“There is a long way to go to ed­u­cate ev­ery­one in Dubai to be ac­cept­ing of chil­dren with Down’s syn­drome, but hope­fully this will raise some aware­ness. That is what I would most like to do.”

And en­cour­ag­ingly, aware­ness about young­sters with spe­cial needs has im­proved vastly in Dubai since Ab­dul­lah was born. “I pas­sion­ately

be­lieve in try­ing to en­sure these chil­dren have the same life chances and op­por­tu­ni­ties as ev­ery­one else.”

Govern­ment ini­tia­tives to help fam­i­lies with such young­sters have been many, gen­er­ous and var­ied, while both the num­ber and size of sup­port groups has in­creased. One of the big­gest, the All 4 Down Syn­drome col­lec­tive, has gone from four fam­i­lies meet­ing in­for­mally at the Amer­i­can Hospi­tal in 2004 to a mas­sive net­work of 100 mem­bers from 25 dif­fer­ent na­tion­al­i­ties 10 years later.

Yet things re­main im­per­fect. Even to­day, notes Lamya – who set up her fash­ion la­bel in 2008 – her fam­ily still gets strange looks when out with Ab­dul­lah. “It up­setsmy mother some­times, and she’ll ask me: ‘what are they star­ing at?’ You hear of chil­dren be­ing called names be­cause they look or they talk dif­fer­ent, which is ter­ri­ble, al­though, for­tu­nately, that’s never hap­pened to us.

“I think it’s just people who don’t un­der­stand or aren’t ed­u­cated about chil­dren like this.”

It is for this very rea­son she is rais­ing aware­ness and funds for Al Noor, a school, train­ing and ther­apy cen­tre in Al Bar­sha that has ar­guably done more for people with spe­cial needs in Dubai than many oth­ers. Founded in 1981 and ini­tially ca­pa­ble of cater­ing for just eight chil­dren, the in­sti­tute has since helped more than an es­ti­mated 1,000 young­sters in­te­grate into so­ci­ety.

To­day, a pur­pose-built base, which was opened in 2007, pro­vides 280 chil­dren with fa­cil­i­ties that would have been unimag­in­able just a gen­er­a­tion ago.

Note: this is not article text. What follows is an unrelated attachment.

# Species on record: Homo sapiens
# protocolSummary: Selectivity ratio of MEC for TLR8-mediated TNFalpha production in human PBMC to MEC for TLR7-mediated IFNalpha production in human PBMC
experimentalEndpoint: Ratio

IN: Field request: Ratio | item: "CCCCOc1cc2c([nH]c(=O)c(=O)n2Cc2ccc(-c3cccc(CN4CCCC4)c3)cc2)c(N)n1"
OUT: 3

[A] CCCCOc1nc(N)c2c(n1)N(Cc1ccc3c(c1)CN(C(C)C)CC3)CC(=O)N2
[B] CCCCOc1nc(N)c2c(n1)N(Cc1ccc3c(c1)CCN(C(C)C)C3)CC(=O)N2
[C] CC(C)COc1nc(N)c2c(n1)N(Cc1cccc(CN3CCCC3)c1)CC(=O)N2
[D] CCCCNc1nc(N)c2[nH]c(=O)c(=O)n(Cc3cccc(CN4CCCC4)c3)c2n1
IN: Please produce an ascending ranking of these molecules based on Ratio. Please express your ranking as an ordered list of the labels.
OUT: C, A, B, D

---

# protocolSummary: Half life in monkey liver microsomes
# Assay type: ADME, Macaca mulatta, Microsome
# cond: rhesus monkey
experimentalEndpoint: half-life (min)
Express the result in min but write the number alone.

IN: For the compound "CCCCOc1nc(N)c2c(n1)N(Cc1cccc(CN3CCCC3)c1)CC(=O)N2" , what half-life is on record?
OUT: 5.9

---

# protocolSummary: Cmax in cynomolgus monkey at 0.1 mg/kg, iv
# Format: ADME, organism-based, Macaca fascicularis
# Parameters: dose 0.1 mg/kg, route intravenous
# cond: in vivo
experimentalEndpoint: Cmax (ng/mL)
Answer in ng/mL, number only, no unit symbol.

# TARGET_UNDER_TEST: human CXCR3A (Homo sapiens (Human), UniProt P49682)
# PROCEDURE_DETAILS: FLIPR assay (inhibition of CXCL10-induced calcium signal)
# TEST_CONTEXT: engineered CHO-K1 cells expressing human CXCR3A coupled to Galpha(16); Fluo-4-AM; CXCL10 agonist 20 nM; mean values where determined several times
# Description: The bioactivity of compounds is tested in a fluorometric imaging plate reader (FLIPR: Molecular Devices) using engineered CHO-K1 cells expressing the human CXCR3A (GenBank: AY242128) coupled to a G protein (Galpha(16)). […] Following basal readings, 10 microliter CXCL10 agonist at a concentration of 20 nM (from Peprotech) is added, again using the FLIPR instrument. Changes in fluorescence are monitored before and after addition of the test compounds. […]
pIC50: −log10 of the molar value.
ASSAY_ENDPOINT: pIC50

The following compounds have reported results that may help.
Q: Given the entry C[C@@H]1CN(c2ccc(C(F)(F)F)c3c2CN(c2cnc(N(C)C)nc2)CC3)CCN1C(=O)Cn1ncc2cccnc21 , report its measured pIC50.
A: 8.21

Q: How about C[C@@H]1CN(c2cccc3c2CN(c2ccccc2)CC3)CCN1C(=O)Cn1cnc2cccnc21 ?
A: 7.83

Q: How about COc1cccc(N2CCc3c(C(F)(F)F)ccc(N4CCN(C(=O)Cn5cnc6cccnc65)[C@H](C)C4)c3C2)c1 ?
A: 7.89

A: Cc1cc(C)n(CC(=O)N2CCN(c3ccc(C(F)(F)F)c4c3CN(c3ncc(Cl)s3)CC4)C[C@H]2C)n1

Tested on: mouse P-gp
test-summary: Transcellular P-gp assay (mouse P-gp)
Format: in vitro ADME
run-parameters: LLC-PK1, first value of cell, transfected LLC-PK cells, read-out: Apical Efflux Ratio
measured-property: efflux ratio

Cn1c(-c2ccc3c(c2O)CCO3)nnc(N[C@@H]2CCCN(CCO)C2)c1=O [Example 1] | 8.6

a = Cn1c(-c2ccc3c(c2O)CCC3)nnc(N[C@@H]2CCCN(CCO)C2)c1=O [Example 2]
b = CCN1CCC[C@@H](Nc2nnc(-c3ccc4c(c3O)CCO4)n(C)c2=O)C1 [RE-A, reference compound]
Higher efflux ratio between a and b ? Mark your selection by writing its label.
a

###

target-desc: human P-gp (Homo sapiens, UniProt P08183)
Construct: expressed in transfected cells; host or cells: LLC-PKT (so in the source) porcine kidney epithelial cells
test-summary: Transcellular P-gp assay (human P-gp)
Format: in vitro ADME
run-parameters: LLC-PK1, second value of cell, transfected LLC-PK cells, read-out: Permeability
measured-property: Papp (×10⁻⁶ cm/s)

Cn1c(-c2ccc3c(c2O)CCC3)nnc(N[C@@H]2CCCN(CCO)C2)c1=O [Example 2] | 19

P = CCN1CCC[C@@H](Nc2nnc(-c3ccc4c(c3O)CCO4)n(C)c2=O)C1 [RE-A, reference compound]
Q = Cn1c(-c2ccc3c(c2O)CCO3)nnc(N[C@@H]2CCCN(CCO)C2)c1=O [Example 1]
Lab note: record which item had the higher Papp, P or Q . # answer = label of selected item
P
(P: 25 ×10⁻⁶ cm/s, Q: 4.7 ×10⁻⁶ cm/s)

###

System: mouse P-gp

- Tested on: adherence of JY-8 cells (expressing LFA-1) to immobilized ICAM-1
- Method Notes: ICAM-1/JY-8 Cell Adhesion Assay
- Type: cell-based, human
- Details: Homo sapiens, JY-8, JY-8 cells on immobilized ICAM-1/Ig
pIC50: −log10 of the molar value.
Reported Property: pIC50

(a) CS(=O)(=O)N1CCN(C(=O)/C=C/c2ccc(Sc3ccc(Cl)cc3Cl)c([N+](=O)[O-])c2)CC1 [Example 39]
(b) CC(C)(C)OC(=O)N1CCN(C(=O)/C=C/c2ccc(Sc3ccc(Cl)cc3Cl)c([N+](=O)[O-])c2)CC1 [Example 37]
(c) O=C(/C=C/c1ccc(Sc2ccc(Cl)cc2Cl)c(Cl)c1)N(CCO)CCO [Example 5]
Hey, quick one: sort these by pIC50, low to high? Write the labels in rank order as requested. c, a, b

Here, at a sin­gle sprawl­ing sand­coloured site, are 30 class­rooms; ex­ten­sive sports fa­cil­i­ties, in­clud­ing cricket pitches, bas­ket­ball courts, multi-use gym; mu­sic halls; wood­work, de­sign and fash­ion work­shops; a bak­ery and – not some­thing ev­ery school has – an on-site gift shop, fit­tingly called Smiles N Stuff. The place even has its own fleet of trans­port. Six­teen buses travel through the city each morn­ing, pick­ing up pupils. And, very soon, the cen­tre will have a golf course.

Un­der the guid­ance of the 215 staff, the chil­dren, aged be­tween three and 18, are in­di­vid­u­ally as­sessed when they first ar­rive, and then put on a spe­cially tai­lored, goalled pro­gramme de­signed to meet their spe­cific needs. Some progress to aca­demic learn­ing while oth­ers un­der­take vo­ca­tional train­ing. All, the school says, will even­tu­ally be sent out into the world ready to be­come ac­tive mem­bers of so­ci­ety.

“The aim is to give these chil­dren the chance of reach­ing their full po­ten­tial, and then en­sur­ing that po­ten­tial is trans­lated so they can be­come in­de­pen­dent and pro­duc­tive mem­bers of the com­mu­nity,” says Isphana Al Khatib, di­rec­tor of Al Noor, who has been in her cur­rent post for 16 years and was a ther­a­pist at the